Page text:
We designed pretest and posttest assessments to measure students' science knowledge, skill development, reasoning abilities, and overall science comprehension growth as a result of each program treatment. The assessments contained nine items, with three questions used to measure each of the three subdimensions (science knowledge, skill development, reasoning abilities). Reliability of the pretest and posttest program assessments was established with a test-retest method where instruments were administered at the onset of a program and immediately after program completion. We developed valid and reliable instruments that reflected content delivered through MMSAEEC programs based on New Mexico agriculture, food, and natural resource content and performance standards (Castillo, 2003). A panel of experts reviewed the instruments to establish face and content validity.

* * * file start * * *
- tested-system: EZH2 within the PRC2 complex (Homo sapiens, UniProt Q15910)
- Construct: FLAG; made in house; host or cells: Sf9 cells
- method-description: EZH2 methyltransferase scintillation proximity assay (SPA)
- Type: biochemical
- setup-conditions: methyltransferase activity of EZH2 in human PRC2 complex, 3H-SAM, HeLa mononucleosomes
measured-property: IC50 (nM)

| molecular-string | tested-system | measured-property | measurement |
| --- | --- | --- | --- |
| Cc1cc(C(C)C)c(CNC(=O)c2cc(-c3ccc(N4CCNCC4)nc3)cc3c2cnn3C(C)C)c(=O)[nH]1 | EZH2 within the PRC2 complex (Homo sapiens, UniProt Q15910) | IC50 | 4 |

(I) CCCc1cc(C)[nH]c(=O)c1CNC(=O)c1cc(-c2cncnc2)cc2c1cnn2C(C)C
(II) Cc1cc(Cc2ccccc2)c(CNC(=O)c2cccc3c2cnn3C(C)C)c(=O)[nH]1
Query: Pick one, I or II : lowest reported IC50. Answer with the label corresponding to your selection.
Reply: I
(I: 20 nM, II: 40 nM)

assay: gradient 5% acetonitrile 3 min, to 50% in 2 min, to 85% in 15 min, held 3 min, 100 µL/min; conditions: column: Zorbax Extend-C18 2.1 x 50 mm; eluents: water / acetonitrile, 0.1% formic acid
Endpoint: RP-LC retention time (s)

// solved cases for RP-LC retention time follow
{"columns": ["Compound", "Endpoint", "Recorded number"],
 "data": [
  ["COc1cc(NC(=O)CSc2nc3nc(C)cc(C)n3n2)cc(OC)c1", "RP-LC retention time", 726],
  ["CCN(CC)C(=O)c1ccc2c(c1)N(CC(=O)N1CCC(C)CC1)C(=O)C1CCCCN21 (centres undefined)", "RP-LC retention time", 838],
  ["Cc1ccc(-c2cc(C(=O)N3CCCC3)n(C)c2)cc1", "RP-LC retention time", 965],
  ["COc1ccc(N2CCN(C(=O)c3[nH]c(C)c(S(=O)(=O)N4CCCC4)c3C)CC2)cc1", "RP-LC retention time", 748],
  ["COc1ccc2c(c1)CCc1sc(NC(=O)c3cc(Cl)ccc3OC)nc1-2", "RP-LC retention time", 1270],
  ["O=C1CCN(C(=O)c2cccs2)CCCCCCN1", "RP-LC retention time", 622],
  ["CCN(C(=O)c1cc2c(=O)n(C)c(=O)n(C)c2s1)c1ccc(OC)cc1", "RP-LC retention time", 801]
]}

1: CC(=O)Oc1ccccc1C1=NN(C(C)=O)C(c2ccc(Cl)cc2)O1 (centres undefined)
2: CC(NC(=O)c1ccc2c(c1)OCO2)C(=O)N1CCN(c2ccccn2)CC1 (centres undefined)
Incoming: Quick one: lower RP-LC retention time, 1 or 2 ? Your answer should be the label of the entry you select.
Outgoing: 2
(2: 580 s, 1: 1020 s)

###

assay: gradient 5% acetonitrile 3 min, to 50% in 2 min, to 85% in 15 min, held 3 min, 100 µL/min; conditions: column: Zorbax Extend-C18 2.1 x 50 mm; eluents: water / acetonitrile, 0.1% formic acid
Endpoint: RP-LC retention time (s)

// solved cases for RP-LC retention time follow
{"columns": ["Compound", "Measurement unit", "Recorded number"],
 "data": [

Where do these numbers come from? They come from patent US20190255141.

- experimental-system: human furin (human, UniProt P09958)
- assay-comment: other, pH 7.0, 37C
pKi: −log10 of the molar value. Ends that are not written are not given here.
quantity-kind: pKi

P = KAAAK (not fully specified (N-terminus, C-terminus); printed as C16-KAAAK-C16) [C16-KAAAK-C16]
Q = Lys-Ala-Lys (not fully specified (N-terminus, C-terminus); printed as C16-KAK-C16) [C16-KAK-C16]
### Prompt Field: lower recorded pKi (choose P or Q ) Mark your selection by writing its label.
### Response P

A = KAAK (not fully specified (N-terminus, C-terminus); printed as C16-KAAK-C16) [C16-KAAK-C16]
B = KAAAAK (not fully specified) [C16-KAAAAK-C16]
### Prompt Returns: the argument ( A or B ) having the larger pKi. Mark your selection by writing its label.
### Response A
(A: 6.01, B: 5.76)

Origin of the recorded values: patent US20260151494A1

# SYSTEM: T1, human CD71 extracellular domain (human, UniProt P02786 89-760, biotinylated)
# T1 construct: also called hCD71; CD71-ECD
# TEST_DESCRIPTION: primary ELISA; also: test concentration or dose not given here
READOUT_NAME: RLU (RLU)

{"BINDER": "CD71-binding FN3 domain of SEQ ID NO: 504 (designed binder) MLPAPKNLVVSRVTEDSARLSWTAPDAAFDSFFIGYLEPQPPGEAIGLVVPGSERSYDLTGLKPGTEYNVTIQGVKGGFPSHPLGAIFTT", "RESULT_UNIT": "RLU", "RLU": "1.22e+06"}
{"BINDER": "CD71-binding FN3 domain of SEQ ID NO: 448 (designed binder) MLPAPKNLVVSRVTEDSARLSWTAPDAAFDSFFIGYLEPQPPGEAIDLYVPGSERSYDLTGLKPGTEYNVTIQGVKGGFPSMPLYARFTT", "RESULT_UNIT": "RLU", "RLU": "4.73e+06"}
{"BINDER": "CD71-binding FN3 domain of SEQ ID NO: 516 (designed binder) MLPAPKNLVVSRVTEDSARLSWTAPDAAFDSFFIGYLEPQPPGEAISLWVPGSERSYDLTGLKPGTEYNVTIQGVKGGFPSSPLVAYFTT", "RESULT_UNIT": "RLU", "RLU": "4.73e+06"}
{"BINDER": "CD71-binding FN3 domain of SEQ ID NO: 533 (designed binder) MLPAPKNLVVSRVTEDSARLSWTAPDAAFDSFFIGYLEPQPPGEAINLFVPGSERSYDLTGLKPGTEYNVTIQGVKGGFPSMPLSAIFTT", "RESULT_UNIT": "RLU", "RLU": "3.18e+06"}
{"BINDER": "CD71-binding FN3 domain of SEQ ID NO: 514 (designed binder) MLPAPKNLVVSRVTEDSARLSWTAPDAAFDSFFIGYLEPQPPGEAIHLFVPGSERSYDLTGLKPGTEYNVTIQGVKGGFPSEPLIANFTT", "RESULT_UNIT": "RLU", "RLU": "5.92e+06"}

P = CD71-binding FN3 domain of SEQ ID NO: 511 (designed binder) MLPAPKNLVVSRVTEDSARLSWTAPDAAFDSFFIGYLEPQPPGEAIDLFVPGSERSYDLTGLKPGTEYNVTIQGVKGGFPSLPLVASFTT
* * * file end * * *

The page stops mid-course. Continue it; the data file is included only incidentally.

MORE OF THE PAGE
The differences between the pretest and posttest assessment scores (paired by student) were used to determine the students' growth as a result of the program treatment. Additional data were collected from the school district on student performance levels (i.e., whether students were performing at or below grade level). Means and standard deviations were calculated for the student pretest and posttest assessment scores. A t-test was used to determine whether there was a significant difference between growth scores for students who were performing at grade level and students who were performing below grade level at the time of assessment. Students were removed from the analyses if they did not attend all program sessions, data were incomplete on either the pretest or the posttest, or performance level data were not obtainable (n = 21). We determined that members of the group removed from the analyses were demographically similar to the students included in the analyses. The data were analyzed through the use of SPSS version 22.